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Montgomery Mayor Marilyn Michelini ready to retire from life in public office

Mayor Marilyn Michelini talks with new residents during her last 'coffee with mayor' Montgomery Police Department Saturday Feruary 2 2013.

Mayor Marilyn Michelini talks with new residents during her last "coffee with the mayor" at the Montgomery Police Department on Saturday, Feruary 2, 2013. Michelini will retire after the April election, after 25 years in office, including the last 10 as mayor. | Steven Buyansky~Sun-Times Media

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Updated: March 10, 2013 6:07AM

MONTGOMERY — It’s hard to imagine Fox Valley politics without Marilyn Michelini, but that is just what’s on the horizon as the woman who has been at the forefront of many local legislative issues for the past 25 years has decided to retire.

Born Marilyn Boozel, she said working on her family’s Earlville dairy farm required her to milk cows and collect eggs a few times a day. Little did she know at that time she would leave the farm, marry, raise children and shape politics for decades from a town not far from where she grew up.

After Marilyn Boozel graduated from Earlville High School, she married her high school sweetheart, Richard, and had celebrated their 50th wedding anniversary before his death in 2003. The couple had five children and had left the Fox Valley area when they both attended Colorado State University.

She and her husband bought a home in what was then Aurora. The area was eventually annexed into today’s Montgomery where her husband served as a trustee and she began her service to the public.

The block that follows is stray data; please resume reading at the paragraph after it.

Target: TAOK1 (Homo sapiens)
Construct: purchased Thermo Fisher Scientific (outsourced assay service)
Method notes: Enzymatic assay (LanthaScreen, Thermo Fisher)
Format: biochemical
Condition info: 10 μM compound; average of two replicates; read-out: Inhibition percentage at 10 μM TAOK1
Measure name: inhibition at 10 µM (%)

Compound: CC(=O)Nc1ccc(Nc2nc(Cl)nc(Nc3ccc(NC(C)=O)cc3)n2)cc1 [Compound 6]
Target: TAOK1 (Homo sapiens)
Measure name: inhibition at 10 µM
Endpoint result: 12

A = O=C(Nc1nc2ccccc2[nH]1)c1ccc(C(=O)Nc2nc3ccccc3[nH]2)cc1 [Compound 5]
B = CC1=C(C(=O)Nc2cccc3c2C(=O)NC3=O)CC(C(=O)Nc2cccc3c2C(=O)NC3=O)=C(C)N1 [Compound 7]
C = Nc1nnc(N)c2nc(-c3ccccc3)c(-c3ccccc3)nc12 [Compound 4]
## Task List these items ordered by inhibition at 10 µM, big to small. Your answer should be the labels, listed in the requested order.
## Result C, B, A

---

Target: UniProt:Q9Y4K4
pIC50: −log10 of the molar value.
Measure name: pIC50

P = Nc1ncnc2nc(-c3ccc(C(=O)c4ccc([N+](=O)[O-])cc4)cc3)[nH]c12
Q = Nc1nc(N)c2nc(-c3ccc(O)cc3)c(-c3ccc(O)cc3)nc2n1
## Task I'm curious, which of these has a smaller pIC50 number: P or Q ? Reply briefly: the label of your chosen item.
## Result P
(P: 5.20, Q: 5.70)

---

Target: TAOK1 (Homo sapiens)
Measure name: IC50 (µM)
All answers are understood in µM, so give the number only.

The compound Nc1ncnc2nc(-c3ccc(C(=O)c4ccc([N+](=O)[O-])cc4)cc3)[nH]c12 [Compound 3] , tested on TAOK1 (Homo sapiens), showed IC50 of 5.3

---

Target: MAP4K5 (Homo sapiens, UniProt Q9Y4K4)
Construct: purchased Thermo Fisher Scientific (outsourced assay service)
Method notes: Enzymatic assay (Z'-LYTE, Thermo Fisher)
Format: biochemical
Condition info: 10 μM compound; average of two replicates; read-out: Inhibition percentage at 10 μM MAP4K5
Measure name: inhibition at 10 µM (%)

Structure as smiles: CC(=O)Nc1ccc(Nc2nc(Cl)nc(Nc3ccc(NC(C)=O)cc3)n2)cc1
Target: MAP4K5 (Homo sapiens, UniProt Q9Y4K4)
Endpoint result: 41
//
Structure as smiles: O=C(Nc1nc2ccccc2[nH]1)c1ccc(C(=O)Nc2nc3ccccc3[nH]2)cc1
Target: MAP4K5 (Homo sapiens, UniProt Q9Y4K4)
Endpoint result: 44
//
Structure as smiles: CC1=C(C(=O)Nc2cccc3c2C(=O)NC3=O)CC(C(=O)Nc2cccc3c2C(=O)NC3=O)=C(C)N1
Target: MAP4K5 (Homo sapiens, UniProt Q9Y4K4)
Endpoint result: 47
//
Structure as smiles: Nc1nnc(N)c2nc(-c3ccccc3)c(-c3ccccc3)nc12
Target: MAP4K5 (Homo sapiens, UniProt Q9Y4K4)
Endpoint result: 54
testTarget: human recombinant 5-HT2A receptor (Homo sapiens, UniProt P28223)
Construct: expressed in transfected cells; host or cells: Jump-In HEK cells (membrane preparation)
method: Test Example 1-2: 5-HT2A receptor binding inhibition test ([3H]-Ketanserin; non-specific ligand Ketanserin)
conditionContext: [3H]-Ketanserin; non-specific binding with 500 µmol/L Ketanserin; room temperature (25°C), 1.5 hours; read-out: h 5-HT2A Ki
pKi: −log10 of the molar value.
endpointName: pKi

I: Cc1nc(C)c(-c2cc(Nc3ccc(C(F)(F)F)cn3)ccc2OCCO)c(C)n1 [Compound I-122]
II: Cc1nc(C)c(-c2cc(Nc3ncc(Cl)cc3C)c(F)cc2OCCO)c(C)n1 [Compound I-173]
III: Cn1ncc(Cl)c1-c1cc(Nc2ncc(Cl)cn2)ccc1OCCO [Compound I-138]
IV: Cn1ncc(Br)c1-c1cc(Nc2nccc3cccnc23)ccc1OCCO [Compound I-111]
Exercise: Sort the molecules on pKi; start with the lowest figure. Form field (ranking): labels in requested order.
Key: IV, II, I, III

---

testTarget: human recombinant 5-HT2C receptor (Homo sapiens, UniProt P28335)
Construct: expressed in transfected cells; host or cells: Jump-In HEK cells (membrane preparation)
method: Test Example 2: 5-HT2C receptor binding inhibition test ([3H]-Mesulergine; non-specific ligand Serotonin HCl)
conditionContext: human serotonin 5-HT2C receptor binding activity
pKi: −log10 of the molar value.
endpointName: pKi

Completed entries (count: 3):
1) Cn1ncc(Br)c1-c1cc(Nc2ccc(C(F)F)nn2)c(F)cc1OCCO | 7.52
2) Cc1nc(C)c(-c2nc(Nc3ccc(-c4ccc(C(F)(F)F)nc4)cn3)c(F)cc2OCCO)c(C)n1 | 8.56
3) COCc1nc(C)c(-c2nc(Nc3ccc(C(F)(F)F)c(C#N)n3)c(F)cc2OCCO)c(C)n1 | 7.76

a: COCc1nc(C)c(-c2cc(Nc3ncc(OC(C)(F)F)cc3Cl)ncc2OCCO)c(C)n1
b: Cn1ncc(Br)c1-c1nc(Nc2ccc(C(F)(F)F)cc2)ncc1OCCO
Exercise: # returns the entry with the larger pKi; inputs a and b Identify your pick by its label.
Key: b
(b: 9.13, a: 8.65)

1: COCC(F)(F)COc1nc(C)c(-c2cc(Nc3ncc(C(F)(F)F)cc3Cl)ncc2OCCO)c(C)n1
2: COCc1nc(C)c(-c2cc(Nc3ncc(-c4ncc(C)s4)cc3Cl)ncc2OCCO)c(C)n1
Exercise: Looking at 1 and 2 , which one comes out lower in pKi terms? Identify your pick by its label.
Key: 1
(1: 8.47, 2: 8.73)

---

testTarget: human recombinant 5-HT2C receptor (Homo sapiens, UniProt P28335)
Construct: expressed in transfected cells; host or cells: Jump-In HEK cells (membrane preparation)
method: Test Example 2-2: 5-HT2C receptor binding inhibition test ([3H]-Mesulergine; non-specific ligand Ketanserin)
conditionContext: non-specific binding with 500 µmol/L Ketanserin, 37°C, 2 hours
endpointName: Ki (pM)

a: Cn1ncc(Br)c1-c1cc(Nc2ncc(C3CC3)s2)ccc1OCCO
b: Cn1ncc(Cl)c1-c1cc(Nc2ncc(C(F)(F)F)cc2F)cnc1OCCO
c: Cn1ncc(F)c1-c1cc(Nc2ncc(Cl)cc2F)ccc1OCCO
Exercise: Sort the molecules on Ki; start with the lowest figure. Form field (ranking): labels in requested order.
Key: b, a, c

“I ran for county clerk, I didn’t win and thought I’d never be a candidate,” she said.

She then focused her energy in the district, serving on the YWCA board and later worked as the district area outreach director.

In 1982, Michelini agreed to complete the term of a retiring board member in Kane County.

After that, she found herself visiting residents of Montgomery, asking for their signatures on her nomination petition.

Michelini served as a trustee in the village in 1987, having the auspicious position of being the first female to serve on the board. In 2001 she ran for mayor and has served in that capacity ever since.

“There was no manager in the early days and my background was in finance,” she explained.

“We had 4,000 residents back then and now we have 18,000, it has grown,” the mayor says of the village she proudly calls home.

When asked what memory is her proudest, she recalls several.

“The amount of growth since I became mayor. It has grown 200 percent. The widening of Orchard Road and now Route 30, but the biggest accomplishment is the new Village Hall,” she said.

Her other favorite projects are serving on the Historic Preservation Commission and the Beautification Committee. Coordinating flower plantings on the bridge, banners in the downtown and other beautification efforts were always at the top of her duty list.